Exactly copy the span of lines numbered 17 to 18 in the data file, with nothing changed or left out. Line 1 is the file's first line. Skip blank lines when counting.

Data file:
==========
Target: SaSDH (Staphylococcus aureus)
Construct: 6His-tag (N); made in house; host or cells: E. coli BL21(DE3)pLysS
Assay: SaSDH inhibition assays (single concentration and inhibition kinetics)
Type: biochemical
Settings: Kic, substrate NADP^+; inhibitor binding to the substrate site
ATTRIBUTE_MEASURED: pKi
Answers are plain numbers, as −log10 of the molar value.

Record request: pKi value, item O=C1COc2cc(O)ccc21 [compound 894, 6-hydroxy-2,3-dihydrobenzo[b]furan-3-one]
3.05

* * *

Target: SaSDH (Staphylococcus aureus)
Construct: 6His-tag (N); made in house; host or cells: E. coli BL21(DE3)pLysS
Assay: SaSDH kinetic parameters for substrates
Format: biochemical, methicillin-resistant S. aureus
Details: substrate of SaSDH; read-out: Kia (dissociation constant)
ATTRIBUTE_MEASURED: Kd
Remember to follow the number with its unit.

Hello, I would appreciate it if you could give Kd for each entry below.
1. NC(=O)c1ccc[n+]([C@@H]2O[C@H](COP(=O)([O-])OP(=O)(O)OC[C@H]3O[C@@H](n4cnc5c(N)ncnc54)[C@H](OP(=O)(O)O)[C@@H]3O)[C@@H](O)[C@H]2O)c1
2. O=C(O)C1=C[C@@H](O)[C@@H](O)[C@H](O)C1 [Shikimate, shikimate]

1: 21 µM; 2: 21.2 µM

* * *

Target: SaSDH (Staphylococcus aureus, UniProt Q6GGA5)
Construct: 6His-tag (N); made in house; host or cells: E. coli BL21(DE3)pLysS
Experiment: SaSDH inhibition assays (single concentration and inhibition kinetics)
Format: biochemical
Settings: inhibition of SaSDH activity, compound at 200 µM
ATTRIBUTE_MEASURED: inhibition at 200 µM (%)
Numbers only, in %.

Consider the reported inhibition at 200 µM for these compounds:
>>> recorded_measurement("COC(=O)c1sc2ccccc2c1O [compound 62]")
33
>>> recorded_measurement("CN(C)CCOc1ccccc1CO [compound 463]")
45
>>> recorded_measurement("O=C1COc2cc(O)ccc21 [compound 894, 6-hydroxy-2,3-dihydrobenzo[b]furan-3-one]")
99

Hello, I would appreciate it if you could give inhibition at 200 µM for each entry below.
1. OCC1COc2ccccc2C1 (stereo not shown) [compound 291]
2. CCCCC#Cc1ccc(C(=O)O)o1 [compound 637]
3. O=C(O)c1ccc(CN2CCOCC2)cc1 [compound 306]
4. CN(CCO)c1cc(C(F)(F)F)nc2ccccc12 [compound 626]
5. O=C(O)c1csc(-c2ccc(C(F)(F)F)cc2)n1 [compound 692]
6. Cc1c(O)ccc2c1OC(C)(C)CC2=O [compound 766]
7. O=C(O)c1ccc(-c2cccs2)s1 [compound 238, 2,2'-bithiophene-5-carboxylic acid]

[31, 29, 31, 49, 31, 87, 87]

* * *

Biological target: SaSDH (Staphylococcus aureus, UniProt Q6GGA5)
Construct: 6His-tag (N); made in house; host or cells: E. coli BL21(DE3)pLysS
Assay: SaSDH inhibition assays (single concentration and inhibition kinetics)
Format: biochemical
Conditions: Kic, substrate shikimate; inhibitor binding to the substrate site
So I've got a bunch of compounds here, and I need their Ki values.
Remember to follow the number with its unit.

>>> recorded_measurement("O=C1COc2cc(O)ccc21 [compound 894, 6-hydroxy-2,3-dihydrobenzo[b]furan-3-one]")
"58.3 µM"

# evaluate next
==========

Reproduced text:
Remember to follow the number with its unit.

Hello, I would appreciate it if you could give Kd for each entry below.